By Sr Bernadette Mary Reis, fsp
The Holy See’s Permanent Observer to the United Nations, Archbishop Bernardito Auza, addressed participants in the High-Level Meeting on Peacebuilding and Sustaining Peace at the United Nations headquarters in New York, which took place on April 24-25, 2018. The Archbishop presented five priorities on behalf of the Holy See.
Increase peacebuilding efforts
The Archbishop stated that the United Nations “can and should recommit itself to, and scale up, its peacebuilding efforts”. Unified and broad action, effective transitional strategies, analysis, better and more coherent synergy, and constant adjustment were among his recommendations.
Identifying beforehand the presence of factors, such as corruption, that destabilize nations would lead toward preventive diplomacy. Where potential conflicts are foreseen, “the international community should focus on institutional and capacity building”, the Archbishop said.
Address arms trafficking
Archbishop Auza called the end of both the trafficking of arms and the illicit funding behind it to be “essential elements to sustaining peace”. He added that former combatants can be invited to “become a part of a peaceful solution” through “demobilization and reintegration” strategies.
Involving all sectors of society
Lasting peace can only be attained when all sectors of society are involved. The Archbishop specifically mentioned women whom he said “must play an active role” along the entire spectrum of conflict prevention and resolution. He reinforced this priority saying, “The participation of all citizens in peacebuilding helps lead to inclusive agreements and lasting peace and stability”.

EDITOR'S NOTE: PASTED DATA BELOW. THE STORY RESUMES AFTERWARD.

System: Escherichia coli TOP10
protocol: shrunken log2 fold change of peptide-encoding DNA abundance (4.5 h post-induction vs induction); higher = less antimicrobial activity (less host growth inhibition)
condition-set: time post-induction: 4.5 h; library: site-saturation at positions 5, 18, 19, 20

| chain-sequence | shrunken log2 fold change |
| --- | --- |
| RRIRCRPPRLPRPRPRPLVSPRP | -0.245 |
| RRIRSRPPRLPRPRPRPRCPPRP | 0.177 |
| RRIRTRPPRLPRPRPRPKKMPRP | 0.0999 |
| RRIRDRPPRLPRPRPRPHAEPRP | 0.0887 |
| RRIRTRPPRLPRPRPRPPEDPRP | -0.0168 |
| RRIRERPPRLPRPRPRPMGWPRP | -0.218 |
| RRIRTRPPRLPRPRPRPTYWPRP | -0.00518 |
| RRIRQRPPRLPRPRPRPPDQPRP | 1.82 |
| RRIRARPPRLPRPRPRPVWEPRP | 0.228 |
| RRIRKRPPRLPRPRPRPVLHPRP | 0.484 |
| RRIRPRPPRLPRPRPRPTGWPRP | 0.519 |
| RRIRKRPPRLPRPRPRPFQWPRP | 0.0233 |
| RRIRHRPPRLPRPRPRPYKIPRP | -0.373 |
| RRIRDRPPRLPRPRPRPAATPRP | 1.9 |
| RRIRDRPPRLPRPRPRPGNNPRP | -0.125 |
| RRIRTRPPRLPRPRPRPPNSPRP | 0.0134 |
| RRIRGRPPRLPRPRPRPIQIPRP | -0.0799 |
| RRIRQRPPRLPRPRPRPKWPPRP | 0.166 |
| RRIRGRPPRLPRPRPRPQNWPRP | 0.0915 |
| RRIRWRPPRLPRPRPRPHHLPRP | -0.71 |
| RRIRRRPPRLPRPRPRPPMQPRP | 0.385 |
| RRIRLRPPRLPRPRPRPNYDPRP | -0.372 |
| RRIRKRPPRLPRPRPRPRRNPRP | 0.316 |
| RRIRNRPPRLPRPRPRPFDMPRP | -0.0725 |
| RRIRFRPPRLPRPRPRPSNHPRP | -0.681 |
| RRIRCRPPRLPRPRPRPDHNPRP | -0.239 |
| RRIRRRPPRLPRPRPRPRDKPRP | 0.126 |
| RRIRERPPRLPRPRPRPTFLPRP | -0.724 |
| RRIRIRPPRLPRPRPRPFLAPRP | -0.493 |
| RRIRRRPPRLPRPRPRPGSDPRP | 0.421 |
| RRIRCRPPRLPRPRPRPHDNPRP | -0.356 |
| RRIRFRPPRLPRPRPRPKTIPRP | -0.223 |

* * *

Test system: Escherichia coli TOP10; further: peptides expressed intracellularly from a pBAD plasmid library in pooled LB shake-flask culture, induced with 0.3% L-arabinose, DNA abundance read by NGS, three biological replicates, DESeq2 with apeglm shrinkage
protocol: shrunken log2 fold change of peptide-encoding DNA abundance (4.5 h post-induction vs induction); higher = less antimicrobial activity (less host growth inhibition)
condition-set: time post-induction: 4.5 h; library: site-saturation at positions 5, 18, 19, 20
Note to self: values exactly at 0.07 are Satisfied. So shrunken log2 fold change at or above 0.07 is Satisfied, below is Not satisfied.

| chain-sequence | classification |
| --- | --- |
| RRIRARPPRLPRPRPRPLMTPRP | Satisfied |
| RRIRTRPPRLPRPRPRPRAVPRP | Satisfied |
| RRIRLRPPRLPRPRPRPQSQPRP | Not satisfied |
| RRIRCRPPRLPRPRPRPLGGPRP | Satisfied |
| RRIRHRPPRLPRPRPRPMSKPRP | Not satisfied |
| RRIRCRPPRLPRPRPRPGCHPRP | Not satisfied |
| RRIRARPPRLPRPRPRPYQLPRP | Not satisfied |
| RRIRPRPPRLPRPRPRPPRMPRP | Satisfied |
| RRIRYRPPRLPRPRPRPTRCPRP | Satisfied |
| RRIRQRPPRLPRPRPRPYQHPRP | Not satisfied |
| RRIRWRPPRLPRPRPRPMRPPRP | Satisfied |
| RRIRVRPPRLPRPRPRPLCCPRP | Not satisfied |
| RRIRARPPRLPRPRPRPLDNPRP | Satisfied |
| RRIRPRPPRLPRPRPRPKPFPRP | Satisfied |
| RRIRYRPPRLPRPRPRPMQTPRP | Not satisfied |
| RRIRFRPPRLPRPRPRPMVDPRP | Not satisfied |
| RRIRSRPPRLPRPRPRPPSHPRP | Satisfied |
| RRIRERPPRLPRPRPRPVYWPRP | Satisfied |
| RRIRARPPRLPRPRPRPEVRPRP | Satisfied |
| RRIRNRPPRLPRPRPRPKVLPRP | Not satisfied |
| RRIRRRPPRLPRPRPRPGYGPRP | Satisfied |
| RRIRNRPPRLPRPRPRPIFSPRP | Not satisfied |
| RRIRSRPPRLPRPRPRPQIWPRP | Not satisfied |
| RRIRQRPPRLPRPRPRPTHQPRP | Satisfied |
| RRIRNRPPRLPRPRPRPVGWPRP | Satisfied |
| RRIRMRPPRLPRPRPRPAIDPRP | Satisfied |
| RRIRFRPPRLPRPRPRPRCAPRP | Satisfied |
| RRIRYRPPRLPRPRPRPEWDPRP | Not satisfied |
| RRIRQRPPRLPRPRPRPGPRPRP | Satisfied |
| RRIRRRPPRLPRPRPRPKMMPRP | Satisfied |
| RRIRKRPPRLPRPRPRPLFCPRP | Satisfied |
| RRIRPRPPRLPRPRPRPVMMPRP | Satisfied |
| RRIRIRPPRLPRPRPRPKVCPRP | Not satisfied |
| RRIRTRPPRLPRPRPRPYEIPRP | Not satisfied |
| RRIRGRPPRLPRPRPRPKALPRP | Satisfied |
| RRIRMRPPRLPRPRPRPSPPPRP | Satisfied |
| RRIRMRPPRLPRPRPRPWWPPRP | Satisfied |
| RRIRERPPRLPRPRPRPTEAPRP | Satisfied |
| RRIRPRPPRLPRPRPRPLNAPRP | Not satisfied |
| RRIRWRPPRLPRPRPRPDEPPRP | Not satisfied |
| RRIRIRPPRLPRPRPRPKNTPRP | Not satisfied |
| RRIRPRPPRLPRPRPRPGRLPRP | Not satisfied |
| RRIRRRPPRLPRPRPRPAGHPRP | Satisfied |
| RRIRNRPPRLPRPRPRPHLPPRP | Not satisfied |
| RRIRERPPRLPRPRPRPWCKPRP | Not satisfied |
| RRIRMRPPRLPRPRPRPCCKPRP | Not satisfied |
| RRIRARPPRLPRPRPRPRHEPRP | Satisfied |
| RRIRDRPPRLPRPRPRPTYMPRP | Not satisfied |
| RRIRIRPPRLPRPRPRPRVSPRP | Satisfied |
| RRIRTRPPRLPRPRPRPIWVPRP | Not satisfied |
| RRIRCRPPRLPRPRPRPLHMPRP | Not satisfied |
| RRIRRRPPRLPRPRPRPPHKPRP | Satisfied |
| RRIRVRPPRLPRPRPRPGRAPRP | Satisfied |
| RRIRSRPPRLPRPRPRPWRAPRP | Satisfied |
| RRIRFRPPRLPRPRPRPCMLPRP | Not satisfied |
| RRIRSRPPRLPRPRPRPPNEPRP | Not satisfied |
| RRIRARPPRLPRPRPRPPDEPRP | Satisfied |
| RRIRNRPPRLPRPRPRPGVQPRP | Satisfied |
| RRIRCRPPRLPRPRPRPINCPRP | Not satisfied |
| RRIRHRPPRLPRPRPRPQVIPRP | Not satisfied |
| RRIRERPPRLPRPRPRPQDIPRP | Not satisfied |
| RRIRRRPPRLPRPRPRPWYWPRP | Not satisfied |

Justice and accountability
Unless justice and accountability are “seriously addressed”, successful transition from conflict to peace is not attainable. “Justice and legal accountability are essential vectors of reconciliation, not its opposite”, Archbishop Auza said. In the absence of prosecution and punishment at the local level, he said that “the International Criminal Court must play its full role”.
Conflicts in the Middle East
In a separate address to the Security Council Open Debate on the situation in the Middle East on April 26, Archbishop Auza addressed the ongoing conflicts in that region.
Archbishop Auza reiterated Pope Francis’ appeal to negotiation in Syria as the only way “that can bring about peace and not death and destruction”. It is the UN Security Council, he said, that is the “key actor” ensuring that all efforts to end the conflict in Syria are guided by international law.
He concurred with the Secretary General’s definition of the war in Yemen as a “stupid war”, calling it the world’s largest humanitarian, entirely man-made catastrophe. He called on the international community to “give much greater attention to this conflict, where civilians are paying a huge price in a senseless war that has been overshadowed by other conflicts in the region”.
Israel and Palestine
Calling for “a renewed commitment” for completely violence-free peace talks leading toward a Two-State solution, the Archbishop reiterated the Holy See’s position. He stated that it is the only “viable way of fulfilling the aspirations for peaceful co-existence among Israelis and Palestinians alike”. Regarding Jerusalem, he stated that the Holy See sees it as an “obligation of all Nations to respect the historical status quo of the Holy City”.